« I don’t mind if my skull ends up on a shelf as long as it’s got my name on it. » —Debbie Harry
A couple of years back, I spotlighted a story by a neglected Golden Age favourite of mine, Anthony Lewis “Tony” DiPreta (July 9, 1921 – June 2, 2010), the wacky The Hidden Vampires! I advise reading it first for comparison (and a bit of background on the artist).
Clearly, some cravings die awfully hard. This is Strange Tales no. 28 (May, 1954, Atlas), featuring a most claustrophobic… cuddle. The rest of this scarce issue contains artwork by Pete Tumlinson, Jack Katz (who recently — just last week! — turned 93), Bob Forgione, Don Perlin (who recently turned 90) and Tony DiPreta.
« A knot you are of damned bloodsuckers. » — William Shakespeare
One of my favourite Atlas mood-masters was Anthony Lewis “Tony” DiPreta (July 9, 1921 – June 2, 2010); it appears Mr. DiPreta and his colleague Murphy Anderson share not merely a birthday, but a day of birth as well.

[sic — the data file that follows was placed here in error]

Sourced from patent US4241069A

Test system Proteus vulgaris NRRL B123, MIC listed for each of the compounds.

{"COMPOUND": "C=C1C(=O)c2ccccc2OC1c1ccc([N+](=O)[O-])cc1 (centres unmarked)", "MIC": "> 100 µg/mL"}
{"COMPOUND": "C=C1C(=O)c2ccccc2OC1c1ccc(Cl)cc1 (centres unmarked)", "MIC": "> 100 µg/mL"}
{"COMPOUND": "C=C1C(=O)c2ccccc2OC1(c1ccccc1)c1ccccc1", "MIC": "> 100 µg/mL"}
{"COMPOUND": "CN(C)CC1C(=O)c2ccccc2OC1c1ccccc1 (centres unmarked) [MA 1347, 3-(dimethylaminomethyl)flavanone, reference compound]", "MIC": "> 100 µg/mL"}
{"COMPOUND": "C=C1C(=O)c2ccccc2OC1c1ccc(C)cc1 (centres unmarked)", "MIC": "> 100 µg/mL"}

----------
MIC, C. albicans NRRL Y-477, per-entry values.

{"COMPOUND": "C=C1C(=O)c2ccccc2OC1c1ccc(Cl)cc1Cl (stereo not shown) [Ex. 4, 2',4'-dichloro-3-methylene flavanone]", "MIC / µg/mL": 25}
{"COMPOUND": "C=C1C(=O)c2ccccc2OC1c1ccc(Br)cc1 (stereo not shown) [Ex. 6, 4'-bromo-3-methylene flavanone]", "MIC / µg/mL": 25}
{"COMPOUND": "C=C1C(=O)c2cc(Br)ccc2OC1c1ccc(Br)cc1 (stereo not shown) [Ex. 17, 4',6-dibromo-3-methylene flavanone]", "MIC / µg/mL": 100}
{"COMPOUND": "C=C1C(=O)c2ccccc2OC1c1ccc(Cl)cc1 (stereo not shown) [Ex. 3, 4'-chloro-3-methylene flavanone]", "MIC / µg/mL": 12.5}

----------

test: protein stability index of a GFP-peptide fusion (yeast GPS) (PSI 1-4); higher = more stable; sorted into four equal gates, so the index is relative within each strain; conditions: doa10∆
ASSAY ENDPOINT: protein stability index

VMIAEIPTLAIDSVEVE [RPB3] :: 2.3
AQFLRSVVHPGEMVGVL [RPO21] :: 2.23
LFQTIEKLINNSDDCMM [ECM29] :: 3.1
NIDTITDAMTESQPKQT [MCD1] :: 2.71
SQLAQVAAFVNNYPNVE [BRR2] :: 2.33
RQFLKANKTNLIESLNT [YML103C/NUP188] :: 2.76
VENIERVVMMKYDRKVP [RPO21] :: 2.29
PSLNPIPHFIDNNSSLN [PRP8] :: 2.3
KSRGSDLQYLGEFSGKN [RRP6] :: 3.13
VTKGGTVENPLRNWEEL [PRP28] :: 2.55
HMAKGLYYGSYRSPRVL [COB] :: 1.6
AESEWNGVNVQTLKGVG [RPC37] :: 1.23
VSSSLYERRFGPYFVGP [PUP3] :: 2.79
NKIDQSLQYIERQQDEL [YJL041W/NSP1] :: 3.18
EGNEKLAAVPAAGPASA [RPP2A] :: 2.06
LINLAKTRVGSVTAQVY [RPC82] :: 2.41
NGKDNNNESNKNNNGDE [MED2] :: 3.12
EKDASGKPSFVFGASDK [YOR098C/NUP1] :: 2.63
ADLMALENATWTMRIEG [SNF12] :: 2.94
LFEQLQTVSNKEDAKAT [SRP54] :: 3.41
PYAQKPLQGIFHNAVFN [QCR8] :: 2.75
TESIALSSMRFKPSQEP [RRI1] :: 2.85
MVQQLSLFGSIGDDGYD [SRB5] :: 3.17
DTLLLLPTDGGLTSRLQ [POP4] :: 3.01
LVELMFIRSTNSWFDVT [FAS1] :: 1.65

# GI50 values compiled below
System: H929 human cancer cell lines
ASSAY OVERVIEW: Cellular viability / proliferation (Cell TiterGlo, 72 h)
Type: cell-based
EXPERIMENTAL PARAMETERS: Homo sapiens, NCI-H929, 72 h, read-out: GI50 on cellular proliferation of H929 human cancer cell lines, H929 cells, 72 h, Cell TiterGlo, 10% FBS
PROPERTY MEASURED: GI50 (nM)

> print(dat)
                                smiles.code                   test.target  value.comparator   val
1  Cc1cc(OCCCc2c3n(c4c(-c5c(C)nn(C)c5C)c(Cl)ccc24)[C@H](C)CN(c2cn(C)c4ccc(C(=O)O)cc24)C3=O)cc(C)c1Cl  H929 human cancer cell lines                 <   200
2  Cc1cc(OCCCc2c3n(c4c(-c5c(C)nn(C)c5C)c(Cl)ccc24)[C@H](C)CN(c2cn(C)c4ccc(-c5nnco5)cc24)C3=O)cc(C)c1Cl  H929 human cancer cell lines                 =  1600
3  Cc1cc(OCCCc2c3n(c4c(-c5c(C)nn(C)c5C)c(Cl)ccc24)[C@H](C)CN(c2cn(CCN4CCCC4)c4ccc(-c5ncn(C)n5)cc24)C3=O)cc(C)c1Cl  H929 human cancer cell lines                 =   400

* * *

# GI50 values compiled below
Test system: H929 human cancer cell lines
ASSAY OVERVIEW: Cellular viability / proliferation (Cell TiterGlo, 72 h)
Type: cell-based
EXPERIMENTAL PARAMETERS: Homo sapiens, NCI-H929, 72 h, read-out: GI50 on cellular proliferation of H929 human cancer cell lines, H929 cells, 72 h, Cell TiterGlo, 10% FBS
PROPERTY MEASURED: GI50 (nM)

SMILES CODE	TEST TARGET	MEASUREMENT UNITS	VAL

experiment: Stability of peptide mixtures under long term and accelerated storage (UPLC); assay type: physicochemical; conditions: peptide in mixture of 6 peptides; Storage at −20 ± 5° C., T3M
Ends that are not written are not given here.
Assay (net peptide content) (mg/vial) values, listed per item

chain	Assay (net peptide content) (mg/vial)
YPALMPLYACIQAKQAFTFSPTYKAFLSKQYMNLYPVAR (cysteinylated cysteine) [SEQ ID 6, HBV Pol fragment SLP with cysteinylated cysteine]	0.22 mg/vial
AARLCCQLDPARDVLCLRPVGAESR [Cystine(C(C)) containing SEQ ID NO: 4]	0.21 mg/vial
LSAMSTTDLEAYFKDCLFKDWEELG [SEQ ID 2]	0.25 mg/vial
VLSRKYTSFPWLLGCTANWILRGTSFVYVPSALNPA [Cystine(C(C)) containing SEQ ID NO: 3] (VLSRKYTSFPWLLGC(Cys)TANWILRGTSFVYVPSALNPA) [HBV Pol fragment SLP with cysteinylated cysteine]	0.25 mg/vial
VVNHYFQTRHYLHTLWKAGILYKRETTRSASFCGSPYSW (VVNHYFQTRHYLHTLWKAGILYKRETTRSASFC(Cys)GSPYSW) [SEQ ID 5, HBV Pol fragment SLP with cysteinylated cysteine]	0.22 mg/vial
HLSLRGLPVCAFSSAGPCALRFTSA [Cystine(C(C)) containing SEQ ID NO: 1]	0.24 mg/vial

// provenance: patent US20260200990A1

Tony DiPreta’s long career in comics began with his arrival at the “Busy” Arnold studio, with his first credits appearing in early 1942. He worked extensively for Hillman Periodicals, handling such features as Airboy (yay!), Skinny McGinty, Flying Dutchman and Stupid Manny; Lev Gleason Publications (various crime stories and The Little Wise Guys); and of course Atlas Comics, where he chiefly, but not exclusively, cut loose on moody-but-not-gory horror stories, often with a finely-turned streak of gallows’ humour.
Tony survived the post-Code near-collapse of the comics industry when he succeeded Moe Leff on Ham Fisher‘s Joe Palooka strip, which he carried until the feature’s final curtain in 1984. In the 1970s, he also did a bit of moonlighting for Charlton, contributing to a couple of issues of The Flintstones spin-off The Great Gazoo. In 1994, DiPreta took on another venerable, long-running newspaper strip, medical soap opera Rex Morgan, M.D., until his well-earned retirement (DiPreta’s, not Morgan’s) in 2000.
For your reading pleasure and mine, I’ve selected this adorably wacky tale from Atlas’ Journey Into Mystery no. 11 (August, 1953). Writer unknown, which is a shame.